Capital punishment has one big drawback: There are no do-overs, in case somebody turns out to be not guilty. Fortunately, that never happened in Texas, back when our president was warming the governor's seat. Even though he sent 152 Death Row convicts on to their great reward, George W.M.D. Bush has claimed that every single gol'durned one of them was flat-bust guilty, even in the face of powerful evidence to the contrary. But those files are closed now because, as they say, innocent corpses tell no tales.
But outside the friendly confines of Texas, some Death Row inmates are actually freed when unmatched DNA or belated confessions from real perps pop open the jail doors. And the stories these survivors tell can be riveting. A few of them are on display in The Exonerated, a play compiled from interviews with formerly doomed inmates by Jessica Blank and Erik Jensen. Now at Dobama Theatre, this concert-style production interweaves the stories of six people who spent from 2 to 22 years on Death Row for murders they did not commit. In many ways, it's a stark and stunning piece of theater, but the multiple story lines never allow us to penetrate the surface to experience what such wrongful incarceration actually feels like.
The evening is hosted, so to speak, by Delbert Tibbs, an erudite African American who was convicted of killing a white man and raping a white woman, apparently just because he was traveling in the area at the time. Repeating the refrain "This ain't easy," Tibbs sets the stage and tells his story, which is intercut into the narratives of five other survivors. Among them is Robert Earl Hayes, an African American horse groomer who was arrested for the rape and murder of a white girl at the track, even though a clump of obviously Caucasian hair was still gripped in her lifeless fist. The jury agreed with the prosecutor that, incredibly, she had pulled out her own hair during the attack.
This is just one of the judicial-system outrages that are revealed. In another case, a young and well-bred man named Kerry Max Cook spent more than two decades on Death Row because one of his fingerprints was found in the apartment where a girl he had been seeing was found murdered. It was claimed at his trial that that fingerprint had been left at the time of the killing, even though there is no way to detect when a print was deposited. Indeed, each story is more compelling than the last, including the stupefying conviction of Sunny Jacobs and her husband Jesse for the murder of two police officers. Even though another man confessed to the crime, Jesse was electrocuted in the infamous episode where, due to a malfunction, officials had to throw the switch on Old Sparky three times before innocent Jesse, smoke pouring from his ears, finally succumbed after a half-hour of torture.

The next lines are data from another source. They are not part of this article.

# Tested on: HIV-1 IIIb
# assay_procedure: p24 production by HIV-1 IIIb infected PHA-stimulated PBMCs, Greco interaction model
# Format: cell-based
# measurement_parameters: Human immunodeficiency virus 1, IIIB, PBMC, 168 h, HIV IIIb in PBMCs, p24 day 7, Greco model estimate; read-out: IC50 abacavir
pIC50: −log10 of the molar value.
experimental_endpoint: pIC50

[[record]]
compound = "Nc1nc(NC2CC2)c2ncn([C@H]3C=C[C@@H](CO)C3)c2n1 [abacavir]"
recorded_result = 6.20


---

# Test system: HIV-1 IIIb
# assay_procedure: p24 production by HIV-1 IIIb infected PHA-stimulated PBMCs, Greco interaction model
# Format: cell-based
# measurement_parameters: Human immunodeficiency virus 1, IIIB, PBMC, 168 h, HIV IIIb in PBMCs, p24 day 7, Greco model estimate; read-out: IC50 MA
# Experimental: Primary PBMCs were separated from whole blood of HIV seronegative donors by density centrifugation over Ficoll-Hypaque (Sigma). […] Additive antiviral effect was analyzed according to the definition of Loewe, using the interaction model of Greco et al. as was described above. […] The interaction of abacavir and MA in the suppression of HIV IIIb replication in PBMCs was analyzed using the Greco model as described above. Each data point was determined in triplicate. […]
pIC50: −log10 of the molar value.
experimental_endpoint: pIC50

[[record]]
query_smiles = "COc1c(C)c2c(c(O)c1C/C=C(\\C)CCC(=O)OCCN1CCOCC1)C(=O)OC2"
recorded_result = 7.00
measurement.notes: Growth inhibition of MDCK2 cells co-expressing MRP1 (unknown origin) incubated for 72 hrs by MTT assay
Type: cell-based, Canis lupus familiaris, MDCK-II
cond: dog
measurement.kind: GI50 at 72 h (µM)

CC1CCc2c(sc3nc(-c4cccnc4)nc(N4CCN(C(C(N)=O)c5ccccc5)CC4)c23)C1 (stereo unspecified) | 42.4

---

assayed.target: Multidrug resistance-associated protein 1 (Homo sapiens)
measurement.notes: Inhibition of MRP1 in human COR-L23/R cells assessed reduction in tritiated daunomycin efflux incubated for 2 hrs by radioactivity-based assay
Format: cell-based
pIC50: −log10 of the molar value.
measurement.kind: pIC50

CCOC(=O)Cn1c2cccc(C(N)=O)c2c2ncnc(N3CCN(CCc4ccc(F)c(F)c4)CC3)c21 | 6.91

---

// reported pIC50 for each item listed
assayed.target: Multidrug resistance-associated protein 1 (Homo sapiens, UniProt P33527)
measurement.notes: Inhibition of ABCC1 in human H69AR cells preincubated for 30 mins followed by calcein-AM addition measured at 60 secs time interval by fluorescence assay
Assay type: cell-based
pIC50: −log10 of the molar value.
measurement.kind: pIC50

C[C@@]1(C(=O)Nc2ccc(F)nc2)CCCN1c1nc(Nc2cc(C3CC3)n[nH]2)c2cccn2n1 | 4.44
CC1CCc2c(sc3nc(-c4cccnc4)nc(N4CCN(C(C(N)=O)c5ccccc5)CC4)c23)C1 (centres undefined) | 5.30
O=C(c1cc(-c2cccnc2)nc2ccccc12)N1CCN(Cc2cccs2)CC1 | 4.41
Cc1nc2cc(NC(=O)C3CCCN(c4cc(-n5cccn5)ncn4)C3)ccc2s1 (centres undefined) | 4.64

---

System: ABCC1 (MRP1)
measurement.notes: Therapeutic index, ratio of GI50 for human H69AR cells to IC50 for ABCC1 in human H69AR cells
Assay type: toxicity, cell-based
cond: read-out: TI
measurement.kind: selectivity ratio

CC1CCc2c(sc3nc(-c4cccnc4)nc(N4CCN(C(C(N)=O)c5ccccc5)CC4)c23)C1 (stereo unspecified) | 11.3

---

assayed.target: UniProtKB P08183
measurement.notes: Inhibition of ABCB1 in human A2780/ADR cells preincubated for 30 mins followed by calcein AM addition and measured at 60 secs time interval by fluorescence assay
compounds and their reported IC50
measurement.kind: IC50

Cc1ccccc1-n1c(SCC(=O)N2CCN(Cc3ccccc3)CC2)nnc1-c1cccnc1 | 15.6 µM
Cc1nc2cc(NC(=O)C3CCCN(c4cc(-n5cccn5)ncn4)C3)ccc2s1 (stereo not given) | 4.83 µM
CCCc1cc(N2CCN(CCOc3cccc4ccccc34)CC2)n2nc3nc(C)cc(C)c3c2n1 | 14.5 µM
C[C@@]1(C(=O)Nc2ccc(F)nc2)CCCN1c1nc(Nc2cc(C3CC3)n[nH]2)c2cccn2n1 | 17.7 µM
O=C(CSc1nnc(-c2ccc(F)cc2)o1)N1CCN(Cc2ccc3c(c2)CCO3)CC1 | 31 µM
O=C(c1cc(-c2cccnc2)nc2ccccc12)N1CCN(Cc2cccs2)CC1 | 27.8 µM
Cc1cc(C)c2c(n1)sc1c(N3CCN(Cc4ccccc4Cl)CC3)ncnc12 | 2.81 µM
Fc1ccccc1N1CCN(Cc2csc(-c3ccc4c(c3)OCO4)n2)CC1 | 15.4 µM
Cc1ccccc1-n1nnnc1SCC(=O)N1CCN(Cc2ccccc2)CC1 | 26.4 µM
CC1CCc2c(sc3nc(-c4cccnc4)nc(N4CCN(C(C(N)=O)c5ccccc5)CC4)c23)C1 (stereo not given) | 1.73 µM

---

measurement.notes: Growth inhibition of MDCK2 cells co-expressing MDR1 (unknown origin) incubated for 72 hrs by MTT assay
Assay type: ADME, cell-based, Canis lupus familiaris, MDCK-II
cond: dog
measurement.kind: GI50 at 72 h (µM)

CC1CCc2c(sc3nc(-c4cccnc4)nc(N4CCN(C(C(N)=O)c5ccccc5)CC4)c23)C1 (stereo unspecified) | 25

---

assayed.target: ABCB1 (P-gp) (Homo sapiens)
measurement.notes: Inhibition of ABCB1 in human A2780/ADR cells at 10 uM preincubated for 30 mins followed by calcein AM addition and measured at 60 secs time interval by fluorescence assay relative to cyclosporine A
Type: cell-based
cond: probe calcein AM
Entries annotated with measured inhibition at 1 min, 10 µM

This isn't pretty stuff, and the Dobama cast, under the perceptive direction of Joel Hammer, turns in some remarkable performances. As Tibbs, Darryl Lewis has a powerful stage presence and a voice that sounds as if it's emanating from an aged oak barrel. Elizabeth Townsend is gently devastated yet still hopeful as Sunny, and her brief love-letter scene with her husband (tellingly played by Jeff Grover) is pure and touching. But perhaps the most affecting performance is turned in by Allan Byrne as the vulnerable Cook. An innocent young fellow who enjoyed dazzling the ladies with his Gap clothes in the 1970s, he relates, as his eyes swim with incomprehension, how he was raped in prison, after which the words "good pussy" were carved into his butt with a shiv.
Also excellent are Kirk Brown as a mild-mannered organic farmer who learned embroidery in the slammer, Jimmy Woody as the still-simmering Hayes, and David Lemoyne as a man struggling to keep his spiritual moorings. Smaller ensemble roles are handled well by Marnie Task, Sonia N. Bishop, and Grover. Assigned a handful of minor characters, beefy Nate Cockerill tends to play single-note emotions and doesn't match the nuance of his castmates.
Director Hammer stages it all simply, with the actors sitting on metal folding chairs facing front and relating their histories with little embellishment. While the script does an admirable job of tracing each survivor's tragic journey through legal hell, we never truly experience what it feels like to be totally innocent, behind bars, awaiting death. This shortcoming, plus the absence of broader context for each of the main stories, mutes the overall impact of the work.
Observing these perversions of justice, we understand why the governor of Illinois suspended all executions in that state. If a government doesn't take enormous care with and full responsibility for the deaths it commits, it's no better than a sociopath. And that's truly scary.